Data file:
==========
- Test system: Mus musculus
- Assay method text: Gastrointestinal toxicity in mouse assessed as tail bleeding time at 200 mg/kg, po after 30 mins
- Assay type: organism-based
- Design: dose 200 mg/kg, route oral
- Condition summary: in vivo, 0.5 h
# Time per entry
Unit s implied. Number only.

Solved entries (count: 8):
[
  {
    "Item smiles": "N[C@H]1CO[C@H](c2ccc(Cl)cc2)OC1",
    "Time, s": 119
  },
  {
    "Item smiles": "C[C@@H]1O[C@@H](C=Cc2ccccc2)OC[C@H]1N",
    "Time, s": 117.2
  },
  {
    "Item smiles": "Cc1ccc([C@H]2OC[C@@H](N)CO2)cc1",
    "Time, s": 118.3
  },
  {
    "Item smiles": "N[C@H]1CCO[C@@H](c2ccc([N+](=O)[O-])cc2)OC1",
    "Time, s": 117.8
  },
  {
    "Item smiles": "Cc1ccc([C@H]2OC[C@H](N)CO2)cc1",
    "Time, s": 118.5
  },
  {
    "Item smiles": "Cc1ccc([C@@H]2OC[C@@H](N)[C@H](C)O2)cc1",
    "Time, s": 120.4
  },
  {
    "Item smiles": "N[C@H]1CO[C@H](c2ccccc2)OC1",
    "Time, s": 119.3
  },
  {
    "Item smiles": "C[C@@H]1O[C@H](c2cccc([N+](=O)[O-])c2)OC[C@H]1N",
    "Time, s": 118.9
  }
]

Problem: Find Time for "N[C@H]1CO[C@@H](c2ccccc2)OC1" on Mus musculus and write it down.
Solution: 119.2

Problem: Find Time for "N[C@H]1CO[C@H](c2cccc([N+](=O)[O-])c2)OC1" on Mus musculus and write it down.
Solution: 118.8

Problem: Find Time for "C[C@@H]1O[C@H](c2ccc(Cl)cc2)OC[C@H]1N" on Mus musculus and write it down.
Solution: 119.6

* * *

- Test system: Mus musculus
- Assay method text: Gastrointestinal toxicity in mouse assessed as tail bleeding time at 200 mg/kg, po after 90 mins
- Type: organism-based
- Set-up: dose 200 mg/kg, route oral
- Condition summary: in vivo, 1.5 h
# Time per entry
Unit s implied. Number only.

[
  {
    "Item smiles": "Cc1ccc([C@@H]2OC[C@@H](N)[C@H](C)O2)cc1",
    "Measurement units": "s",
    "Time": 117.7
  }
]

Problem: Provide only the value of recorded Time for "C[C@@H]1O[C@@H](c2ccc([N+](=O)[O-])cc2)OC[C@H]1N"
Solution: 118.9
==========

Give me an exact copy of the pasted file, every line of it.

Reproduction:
- Test system: Mus musculus
- Assay method text: Gastrointestinal toxicity in mouse assessed as tail bleeding time at 200 mg/kg, po after 30 mins
- Assay type: organism-based
- Design: dose 200 mg/kg, route oral
- Condition summary: in vivo, 0.5 h
# Time per entry
Unit s implied. Number only.

Solved entries (count: 8):
[
  {
    "Item smiles": "N[C@H]1CO[C@H](c2ccc(Cl)cc2)OC1",
    "Time, s": 119
  },
  {
    "Item smiles": "C[C@@H]1O[C@@H](C=Cc2ccccc2)OC[C@H]1N",
    "Time, s": 117.2
  },
  {
    "Item smiles": "Cc1ccc([C@H]2OC[C@@H](N)CO2)cc1",
    "Time, s": 118.3
  },
  {
    "Item smiles": "N[C@H]1CCO[C@@H](c2ccc([N+](=O)[O-])cc2)OC1",
    "Time, s": 117.8
  },
  {
    "Item smiles": "Cc1ccc([C@H]2OC[C@H](N)CO2)cc1",
    "Time, s": 118.5
  },
  {
    "Item smiles": "Cc1ccc([C@@H]2OC[C@@H](N)[C@H](C)O2)cc1",
    "Time, s": 120.4
  },
  {
    "Item smiles": "N[C@H]1CO[C@H](c2ccccc2)OC1",
    "Time, s": 119.3
  },
  {
    "Item smiles": "C[C@@H]1O[C@H](c2cccc([N+](=O)[O-])c2)OC[C@H]1N",
    "Time, s": 118.9
  }
]

Problem: Find Time for "N[C@H]1CO[C@@H](c2ccccc2)OC1" on Mus musculus and write it down.
Solution: 119.2

Problem: Find Time for "N[C@H]1CO[C@H](c2cccc([N+](=O)[O-])c2)OC1" on Mus musculus and write it down.
Solution: 118.8

Problem: Find Time for "C[C@@H]1O[C@H](c2ccc(Cl)cc2)OC[C@H]1N" on Mus musculus and write it down.
Solution: 119.6

* * *

- Test system: Mus musculus
- Assay method text: Gastrointestinal toxicity in mouse assessed as tail bleeding time at 200 mg/kg, po after 90 mins
- Type: organism-based
- Set-up: dose 200 mg/kg, route oral
- Condition summary: in vivo, 1.5 h
# Time per entry
Unit s implied. Number only.

[
  {
    "Item smiles": "Cc1ccc([C@@H]2OC[C@@H](N)[C@H](C)O2)cc1",
    "Measurement units": "s",
    "Time": 117.7
  }
]

Problem: Provide only the value of recorded Time for "C[C@@H]1O[C@@H](c2ccc([N+](=O)[O-])cc2)OC[C@H]1N"
Solution: 118.9